While radiotherapy has made some impact on increased median survival for patients with high-grade glic brain metastases, these patients still generally progress locally, indicating the need for improved means control. The use of chemotherapy in combination with radiation has not shown significant improvement it is possible that the limited added benefit of chemotherapy is in part due to the large molecular size of inhibiting transport across the blood-brain barrier (BBB). Findings from radiation toxicity studies, however, reveal that radiation may loosen endothelial tight junctions, thus increasing transport of large molecules to irradiate tissue. As the dose to the tumor region is markedly higher than that delivered to most normal brain, this effect fact increase specificity of uptake of administered agents. This may provide a window of opportunity to improve efficiency of delivery of chemotherapeutic agents or radiosensitizers to tumor cells during radiotherapy. The of this radiation effect needs to be better understood to determine potential advantage, as to date, the time dose and volume dependence, and time course of repair are not well understood. This study, in response to a for applications on In Vivo Cancer Imaging Exploratory/Developmental grants from NCI/NIH/DHHS (PA-04-045 proposes to systematically characterize these dependencies on vascular permeability of normal brain and tumor to a MRI contrast agent that has a molecule size similar to many chemotherapeutic agents. Patient's und radiotherapy for high-grade gliomas or brain metastases will be followed by a sequence of dynamic c enhanced (DCE) MRI scans. Data from these scans will be analyzed to quantify vascular permeability, which related to dose, volume, time, and presence in tumor versus normal brain tissue.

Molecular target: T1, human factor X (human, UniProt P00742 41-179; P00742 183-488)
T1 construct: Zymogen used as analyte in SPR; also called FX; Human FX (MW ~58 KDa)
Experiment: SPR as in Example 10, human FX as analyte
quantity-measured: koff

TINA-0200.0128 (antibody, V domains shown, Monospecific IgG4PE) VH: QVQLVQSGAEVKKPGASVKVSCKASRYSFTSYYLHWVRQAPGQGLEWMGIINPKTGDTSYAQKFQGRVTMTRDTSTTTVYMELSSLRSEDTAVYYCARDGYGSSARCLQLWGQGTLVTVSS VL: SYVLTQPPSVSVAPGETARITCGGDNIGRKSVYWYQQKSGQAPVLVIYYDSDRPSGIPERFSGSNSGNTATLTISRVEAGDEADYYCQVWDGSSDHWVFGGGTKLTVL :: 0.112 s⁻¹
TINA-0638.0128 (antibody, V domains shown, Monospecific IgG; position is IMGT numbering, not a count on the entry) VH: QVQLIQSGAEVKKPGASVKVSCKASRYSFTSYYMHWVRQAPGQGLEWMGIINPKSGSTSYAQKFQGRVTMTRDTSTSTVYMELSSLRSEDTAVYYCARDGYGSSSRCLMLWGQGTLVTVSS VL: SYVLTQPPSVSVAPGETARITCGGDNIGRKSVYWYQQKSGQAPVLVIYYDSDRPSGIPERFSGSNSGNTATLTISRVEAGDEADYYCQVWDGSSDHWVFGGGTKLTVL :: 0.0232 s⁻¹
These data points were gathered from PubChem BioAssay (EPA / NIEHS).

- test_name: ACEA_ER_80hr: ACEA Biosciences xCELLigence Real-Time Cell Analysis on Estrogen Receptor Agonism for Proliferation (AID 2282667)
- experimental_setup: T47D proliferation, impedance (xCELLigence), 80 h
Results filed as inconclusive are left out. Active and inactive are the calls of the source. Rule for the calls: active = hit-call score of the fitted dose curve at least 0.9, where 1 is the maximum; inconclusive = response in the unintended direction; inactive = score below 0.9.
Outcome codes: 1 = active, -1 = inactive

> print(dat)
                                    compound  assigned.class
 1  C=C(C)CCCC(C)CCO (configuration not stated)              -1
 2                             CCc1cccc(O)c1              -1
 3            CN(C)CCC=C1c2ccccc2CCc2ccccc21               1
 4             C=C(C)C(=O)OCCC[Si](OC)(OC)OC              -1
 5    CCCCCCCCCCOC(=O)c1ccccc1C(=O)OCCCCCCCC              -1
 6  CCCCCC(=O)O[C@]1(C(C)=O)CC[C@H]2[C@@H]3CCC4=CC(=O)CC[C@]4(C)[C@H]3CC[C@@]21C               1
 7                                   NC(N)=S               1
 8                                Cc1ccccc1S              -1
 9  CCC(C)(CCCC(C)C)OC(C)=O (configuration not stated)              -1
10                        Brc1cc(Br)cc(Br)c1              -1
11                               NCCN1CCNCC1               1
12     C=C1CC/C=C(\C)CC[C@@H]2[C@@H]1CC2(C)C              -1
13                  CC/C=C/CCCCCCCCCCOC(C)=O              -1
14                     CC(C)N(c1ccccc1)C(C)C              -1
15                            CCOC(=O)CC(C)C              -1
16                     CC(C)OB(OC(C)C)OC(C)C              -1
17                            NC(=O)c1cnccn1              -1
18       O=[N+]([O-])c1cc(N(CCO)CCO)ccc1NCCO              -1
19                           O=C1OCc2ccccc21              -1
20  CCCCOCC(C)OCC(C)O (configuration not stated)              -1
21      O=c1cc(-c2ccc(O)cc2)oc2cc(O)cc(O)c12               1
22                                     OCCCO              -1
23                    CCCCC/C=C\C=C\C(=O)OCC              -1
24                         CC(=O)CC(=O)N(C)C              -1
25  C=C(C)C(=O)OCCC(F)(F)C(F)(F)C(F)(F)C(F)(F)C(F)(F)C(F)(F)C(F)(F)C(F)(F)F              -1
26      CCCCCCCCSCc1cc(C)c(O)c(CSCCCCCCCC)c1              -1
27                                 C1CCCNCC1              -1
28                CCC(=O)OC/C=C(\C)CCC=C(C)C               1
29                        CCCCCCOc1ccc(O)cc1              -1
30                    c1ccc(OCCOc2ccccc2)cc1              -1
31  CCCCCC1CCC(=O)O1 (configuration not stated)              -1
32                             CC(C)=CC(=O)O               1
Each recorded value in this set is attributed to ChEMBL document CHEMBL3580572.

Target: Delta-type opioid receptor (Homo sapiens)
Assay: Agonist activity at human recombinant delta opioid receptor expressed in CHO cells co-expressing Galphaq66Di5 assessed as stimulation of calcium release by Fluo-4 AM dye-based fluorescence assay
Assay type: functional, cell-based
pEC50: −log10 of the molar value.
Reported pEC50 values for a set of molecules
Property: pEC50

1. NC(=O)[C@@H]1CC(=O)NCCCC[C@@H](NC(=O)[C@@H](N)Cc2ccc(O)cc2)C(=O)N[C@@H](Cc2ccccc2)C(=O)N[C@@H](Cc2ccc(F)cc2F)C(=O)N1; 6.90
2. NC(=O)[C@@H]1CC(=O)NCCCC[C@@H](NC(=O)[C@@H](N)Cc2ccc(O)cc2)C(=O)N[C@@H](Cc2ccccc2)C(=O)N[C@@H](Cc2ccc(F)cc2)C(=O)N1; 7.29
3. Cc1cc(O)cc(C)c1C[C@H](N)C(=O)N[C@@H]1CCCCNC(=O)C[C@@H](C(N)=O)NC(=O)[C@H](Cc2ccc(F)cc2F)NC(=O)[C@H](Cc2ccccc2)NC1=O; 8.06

National Institute of Health (NIH)
National Cancer Institute (NCI)
Exploratory/Developmental Grants (R21)
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Radiation Therapeutics and Biology Study Section (RTB)
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Liu, Guoying
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University of Michigan Ann Arbor
Schools of Medicine
Ann Arbor
United States
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